• a dedicated webpage with links to each organization’s implementation plan
    • a community reader’s guide to and summary of the  full MCAAP draft
    • an online survey available in six languages (139 responses)
    • two public webinars
    • targeted outreach to neighborhood groups
    • meetings with industry, government, non-profit, and community-based organizations;
    • three interactive workshops 

What did you hear from the community?

Engagement feedback grouped into these themes: 

  • Strong consensus on the need to achieve zero emission operations by 2050 and to prioritize clean energy transition 
  • Feedback on the importance of interim emission reduction targets
  • Desire for the ports to lead by example and prioritize climate and clean air investments to address health disparities in environmental justice communities 
  • Desire for more accountability, communication, and transparency in reporting and decision-making by the ports
  • Consensus on the importance of reducing emissions from trucks, with concerns raised about cost, feasibility, and equity for drivers
  • Concerns about oceangoing vessels as a major source of emissions and the impacts of vessel traffic on marine life  

A word cloud illustrating responses to the online Northwest Ports Clean Air Strategy implementation survey. The largest word in the cloud is Ship.
Summary of community visions of seaport activity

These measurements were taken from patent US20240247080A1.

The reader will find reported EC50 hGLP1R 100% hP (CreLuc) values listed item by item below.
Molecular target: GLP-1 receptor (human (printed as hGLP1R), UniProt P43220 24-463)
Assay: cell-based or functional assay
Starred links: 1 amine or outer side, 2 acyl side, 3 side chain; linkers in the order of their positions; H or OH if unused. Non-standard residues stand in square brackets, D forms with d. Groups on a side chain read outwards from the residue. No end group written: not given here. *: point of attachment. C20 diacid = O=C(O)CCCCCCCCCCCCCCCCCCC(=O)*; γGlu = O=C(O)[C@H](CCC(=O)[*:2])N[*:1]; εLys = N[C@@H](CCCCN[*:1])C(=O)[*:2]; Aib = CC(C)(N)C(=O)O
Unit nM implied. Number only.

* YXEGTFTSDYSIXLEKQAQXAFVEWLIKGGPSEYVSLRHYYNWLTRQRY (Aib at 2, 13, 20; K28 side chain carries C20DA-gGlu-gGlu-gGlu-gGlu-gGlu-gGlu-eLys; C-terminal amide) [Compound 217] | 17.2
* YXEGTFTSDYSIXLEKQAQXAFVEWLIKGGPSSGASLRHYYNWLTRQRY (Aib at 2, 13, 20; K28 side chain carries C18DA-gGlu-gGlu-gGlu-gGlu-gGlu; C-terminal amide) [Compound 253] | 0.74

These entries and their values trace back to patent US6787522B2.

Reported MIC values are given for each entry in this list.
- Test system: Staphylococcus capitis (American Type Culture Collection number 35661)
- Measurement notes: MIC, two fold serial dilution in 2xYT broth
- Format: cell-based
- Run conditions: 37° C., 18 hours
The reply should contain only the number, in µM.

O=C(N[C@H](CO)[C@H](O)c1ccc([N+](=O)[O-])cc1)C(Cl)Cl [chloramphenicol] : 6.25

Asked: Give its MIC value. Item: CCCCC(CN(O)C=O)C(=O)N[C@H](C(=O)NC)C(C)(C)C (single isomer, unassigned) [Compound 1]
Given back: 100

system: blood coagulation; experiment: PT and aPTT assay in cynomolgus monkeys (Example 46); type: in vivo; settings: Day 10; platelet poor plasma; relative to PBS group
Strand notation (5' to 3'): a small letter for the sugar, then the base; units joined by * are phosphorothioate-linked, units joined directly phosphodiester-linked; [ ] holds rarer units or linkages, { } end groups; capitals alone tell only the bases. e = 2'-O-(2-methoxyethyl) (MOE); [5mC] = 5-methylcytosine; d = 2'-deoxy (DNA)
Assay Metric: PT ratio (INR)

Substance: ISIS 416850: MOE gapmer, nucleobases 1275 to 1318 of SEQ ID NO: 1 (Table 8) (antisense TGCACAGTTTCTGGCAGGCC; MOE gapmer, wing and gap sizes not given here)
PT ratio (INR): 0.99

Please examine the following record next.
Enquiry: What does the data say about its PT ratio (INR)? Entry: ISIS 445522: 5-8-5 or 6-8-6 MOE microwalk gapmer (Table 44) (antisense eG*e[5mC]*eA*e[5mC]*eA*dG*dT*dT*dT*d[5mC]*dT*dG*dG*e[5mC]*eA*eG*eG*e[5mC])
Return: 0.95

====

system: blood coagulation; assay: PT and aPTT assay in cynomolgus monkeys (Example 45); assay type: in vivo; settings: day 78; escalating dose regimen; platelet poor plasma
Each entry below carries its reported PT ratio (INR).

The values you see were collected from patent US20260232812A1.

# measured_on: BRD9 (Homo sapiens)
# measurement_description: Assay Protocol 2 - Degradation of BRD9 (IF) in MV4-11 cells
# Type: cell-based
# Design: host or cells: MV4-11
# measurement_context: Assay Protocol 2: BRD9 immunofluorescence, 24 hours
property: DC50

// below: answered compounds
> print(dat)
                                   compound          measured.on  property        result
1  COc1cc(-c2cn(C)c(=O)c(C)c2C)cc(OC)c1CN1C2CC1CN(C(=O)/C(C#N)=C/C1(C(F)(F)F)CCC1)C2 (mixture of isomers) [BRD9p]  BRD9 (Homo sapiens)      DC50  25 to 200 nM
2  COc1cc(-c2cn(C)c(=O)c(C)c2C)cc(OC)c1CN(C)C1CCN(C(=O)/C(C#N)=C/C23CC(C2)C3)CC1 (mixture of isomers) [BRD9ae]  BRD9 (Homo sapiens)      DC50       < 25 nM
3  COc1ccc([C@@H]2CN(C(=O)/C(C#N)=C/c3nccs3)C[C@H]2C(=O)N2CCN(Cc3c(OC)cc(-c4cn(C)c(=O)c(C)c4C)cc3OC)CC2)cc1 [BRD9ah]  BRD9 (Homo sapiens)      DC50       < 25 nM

This community feedback helped inform the content of the final MCAAP, including changes to actions that now better reflect community priorities. Updates were made to the MCAAP to acknowledge alignment between the plan and priorities in the newly developed Duwamish Valley Clean Air Program Action Plan. Actions were also added to reflect commitments to youth engagement and prioritizing local and women and minority-owned business enterprises in implementation. In response to requests for more accountability, the ports added commitments to regular updates and engagement on clean air strategy implementation and developed a common accountability framework to more clearly report on progress. 

A detailed list of the changes the Port made to its MCAAP, together with changes made to the NWSA and Port of Tacoma implementation plans, were summarized publicly in a report-out webinar and detailed in an engagement summary posted on our website